WITH JOHNNY CASH’S “Ring of Fire” blaring through tinny, plastic, retro speakers, Brophy steps to the centre of the fighting mat and summons ‘Beaver’.
“She comes from King’s Cross, where the women are tough and the men are pretty. She’s got hairs on her legs that would spear a rat, that’s how tough she is,” Brophy warns her opponent, an unassuming mid-20s carpenter from country New South Wales. After a few minutes of Brophy’s theatrics, the pair touch gloves and begin dancing in the ring. It begins quite tame but quickly escalates into a brawl, with each punch thrown receiving a roar of approval from the capacity crowd.
Beaver, also known as Brettlyn Neal, has been a regular on Brophy’s boxing roster for 12 years. She works in tandem with the likes of ‘Digger’, a six-foot-six army veteran, and ‘Chopstix’, a Taiwanese immigrant, making true on Brophy’s slogan “The boys from the Bush are back. We fight all comers,” which is emblazoned outside their bright green tent.
“Back in 2010, I was the security guard at the Birdsville [Hotel] pub and I saw this amazing tent, with lights up the front and a drum beating. I wanted to be a part of it,” Beaver tells ESPN. “I went over and put my hand up [to fight]. I drew one and then won one. The third night I came back and Fred said ‘you fight for me now’. I’ve been with him ever since.”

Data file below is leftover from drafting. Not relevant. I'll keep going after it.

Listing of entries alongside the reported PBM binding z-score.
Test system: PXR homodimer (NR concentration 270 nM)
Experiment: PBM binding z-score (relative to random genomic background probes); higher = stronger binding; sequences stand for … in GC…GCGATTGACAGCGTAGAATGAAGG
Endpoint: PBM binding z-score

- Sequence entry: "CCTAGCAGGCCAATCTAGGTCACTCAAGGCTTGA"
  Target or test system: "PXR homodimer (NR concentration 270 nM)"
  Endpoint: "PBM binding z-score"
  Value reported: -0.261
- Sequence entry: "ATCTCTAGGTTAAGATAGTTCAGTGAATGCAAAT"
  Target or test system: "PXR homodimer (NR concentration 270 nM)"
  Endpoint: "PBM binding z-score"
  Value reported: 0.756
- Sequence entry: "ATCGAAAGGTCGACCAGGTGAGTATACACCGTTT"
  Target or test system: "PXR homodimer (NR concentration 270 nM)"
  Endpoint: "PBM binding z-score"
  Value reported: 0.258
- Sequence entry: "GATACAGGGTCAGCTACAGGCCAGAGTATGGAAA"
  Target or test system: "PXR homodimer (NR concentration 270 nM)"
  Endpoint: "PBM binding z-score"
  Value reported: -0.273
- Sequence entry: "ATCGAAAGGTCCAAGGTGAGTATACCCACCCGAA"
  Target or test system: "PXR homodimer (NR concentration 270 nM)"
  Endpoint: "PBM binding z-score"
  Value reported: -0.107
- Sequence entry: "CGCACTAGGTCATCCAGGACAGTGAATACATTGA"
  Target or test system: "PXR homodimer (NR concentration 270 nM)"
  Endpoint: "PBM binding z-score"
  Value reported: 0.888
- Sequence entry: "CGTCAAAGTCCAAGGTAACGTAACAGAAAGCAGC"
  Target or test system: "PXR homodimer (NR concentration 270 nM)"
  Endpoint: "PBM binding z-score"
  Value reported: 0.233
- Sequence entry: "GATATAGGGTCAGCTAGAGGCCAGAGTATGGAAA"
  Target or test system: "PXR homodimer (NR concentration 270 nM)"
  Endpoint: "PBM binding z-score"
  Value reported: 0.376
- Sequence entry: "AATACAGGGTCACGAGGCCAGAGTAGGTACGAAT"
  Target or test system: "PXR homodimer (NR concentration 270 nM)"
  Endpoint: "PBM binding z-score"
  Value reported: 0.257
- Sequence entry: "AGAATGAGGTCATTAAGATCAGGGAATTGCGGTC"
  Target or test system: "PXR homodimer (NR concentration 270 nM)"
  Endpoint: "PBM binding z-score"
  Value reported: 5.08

Beaver has barely broken a sweat while her opponent looks as if he’s just gone 12 rounds with Mike Tyson. He’s hurting. Not even the wild encouragement from his entourage can spark a second wind. Beaver fakes left before stunning him with a brutal right hook, earning a second knock-down in as many minutes. “That’s enough,” Brophy shouts, while rushing back out onto the mat to check on the welfare of the battered carpenter. With a thumbs up given, Brophy raises Beaver’s left arm in triumph, the tent again cheers in delight.
“I love fighting the blokes,” Beaver tells me. “They’re never going to win when they jump in, are they? If they hit you, then they’re a wife-basher, and if you beat them, then they’re a p-nsy. But at the end of the day we’re here to give people an experience and make sure the crowd enjoys their night. It’s entertainment. It’s as simple as that.”
What would make someone volunteer to be pummeled and bruised, you ask? I was determined to find out, and asked the man who had just tackled Beaver.
“It’s the experience,” he says. “When are you ever going to get the chance to do something like that again?” It turns out that for the few who are able to get the better of their seasoned opponents fighting for the tent, a cash prize of AU$30 per minute survived can be pocketed.
Brophy’s tent travels around the outback of Queensland, the only Australian state or territory where it’s still legal for strangers to box on with semi-professionals. But once it’s outlawed there, that might spell the end for boxing tents worldwide. Still, until that day comes, Brophy has no plans to retire.
“I’ll be doing it until I can’t climb up that ladder,” he says. “And I’m not changing for anyone.”